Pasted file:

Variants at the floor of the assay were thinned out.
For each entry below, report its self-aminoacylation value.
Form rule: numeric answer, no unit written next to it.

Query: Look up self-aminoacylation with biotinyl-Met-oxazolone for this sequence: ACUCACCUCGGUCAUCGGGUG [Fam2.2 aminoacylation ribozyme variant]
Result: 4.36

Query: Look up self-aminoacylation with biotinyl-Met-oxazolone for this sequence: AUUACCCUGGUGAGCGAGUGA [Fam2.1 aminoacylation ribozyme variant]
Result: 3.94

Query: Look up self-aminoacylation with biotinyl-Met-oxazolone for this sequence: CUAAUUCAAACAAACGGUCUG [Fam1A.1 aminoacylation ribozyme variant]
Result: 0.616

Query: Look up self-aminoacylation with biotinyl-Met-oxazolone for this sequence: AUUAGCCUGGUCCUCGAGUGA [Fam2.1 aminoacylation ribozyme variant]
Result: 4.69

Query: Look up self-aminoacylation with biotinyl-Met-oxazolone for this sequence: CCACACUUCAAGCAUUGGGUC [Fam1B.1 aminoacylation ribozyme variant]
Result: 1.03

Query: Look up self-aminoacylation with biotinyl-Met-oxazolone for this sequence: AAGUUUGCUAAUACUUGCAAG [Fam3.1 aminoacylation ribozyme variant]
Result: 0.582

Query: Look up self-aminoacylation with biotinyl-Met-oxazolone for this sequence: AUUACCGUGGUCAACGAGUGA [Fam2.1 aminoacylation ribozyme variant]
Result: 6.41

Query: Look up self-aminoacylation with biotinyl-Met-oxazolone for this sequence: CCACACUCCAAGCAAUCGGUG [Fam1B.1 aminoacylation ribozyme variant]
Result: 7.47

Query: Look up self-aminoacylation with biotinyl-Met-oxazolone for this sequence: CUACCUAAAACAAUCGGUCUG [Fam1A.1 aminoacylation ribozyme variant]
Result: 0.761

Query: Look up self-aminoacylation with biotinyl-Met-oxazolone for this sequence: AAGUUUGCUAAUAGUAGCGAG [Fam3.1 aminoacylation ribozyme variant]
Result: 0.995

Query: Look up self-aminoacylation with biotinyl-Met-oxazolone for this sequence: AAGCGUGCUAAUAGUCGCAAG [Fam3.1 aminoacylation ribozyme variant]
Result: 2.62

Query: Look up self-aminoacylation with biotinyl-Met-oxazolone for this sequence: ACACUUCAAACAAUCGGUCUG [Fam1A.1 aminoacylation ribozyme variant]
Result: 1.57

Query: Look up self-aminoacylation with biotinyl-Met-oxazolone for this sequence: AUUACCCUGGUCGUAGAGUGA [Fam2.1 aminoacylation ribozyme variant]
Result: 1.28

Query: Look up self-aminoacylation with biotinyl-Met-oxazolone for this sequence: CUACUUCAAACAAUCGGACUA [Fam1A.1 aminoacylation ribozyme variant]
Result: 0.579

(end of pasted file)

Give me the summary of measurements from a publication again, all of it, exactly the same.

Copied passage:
Variants at the floor of the assay were thinned out.
For each entry below, report its self-aminoacylation value.
Form rule: numeric answer, no unit written next to it.

Query: Look up self-aminoacylation with biotinyl-Met-oxazolone for this sequence: ACUCACCUCGGUCAUCGGGUG [Fam2.2 aminoacylation ribozyme variant]
Result: 4.36

Query: Look up self-aminoacylation with biotinyl-Met-oxazolone for this sequence: AUUACCCUGGUGAGCGAGUGA [Fam2.1 aminoacylation ribozyme variant]
Result: 3.94

Query: Look up self-aminoacylation with biotinyl-Met-oxazolone for this sequence: CUAAUUCAAACAAACGGUCUG [Fam1A.1 aminoacylation ribozyme variant]
Result: 0.616

Query: Look up self-aminoacylation with biotinyl-Met-oxazolone for this sequence: AUUAGCCUGGUCCUCGAGUGA [Fam2.1 aminoacylation ribozyme variant]
Result: 4.69

Query: Look up self-aminoacylation with biotinyl-Met-oxazolone for this sequence: CCACACUUCAAGCAUUGGGUC [Fam1B.1 aminoacylation ribozyme variant]
Result: 1.03

Query: Look up self-aminoacylation with biotinyl-Met-oxazolone for this sequence: AAGUUUGCUAAUACUUGCAAG [Fam3.1 aminoacylation ribozyme variant]
Result: 0.582

Query: Look up self-aminoacylation with biotinyl-Met-oxazolone for this sequence: AUUACCGUGGUCAACGAGUGA [Fam2.1 aminoacylation ribozyme variant]
Result: 6.41

Query: Look up self-aminoacylation with biotinyl-Met-oxazolone for this sequence: CCACACUCCAAGCAAUCGGUG [Fam1B.1 aminoacylation ribozyme variant]
Result: 7.47

Query: Look up self-aminoacylation with biotinyl-Met-oxazolone for this sequence: CUACCUAAAACAAUCGGUCUG [Fam1A.1 aminoacylation ribozyme variant]
Result: 0.761

Query: Look up self-aminoacylation with biotinyl-Met-oxazolone for this sequence: AAGUUUGCUAAUAGUAGCGAG [Fam3.1 aminoacylation ribozyme variant]
Result: 0.995

Query: Look up self-aminoacylation with biotinyl-Met-oxazolone for this sequence: AAGCGUGCUAAUAGUCGCAAG [Fam3.1 aminoacylation ribozyme variant]
Result: 2.62

Query: Look up self-aminoacylation with biotinyl-Met-oxazolone for this sequence: ACACUUCAAACAAUCGGUCUG [Fam1A.1 aminoacylation ribozyme variant]
Result: 1.57

Query: Look up self-aminoacylation with biotinyl-Met-oxazolone for this sequence: AUUACCCUGGUCGUAGAGUGA [Fam2.1 aminoacylation ribozyme variant]
Result: 1.28

Query: Look up self-aminoacylation with biotinyl-Met-oxazolone for this sequence: CUACUUCAAACAAUCGGACUA [Fam1A.1 aminoacylation ribozyme variant]
Result: 0.579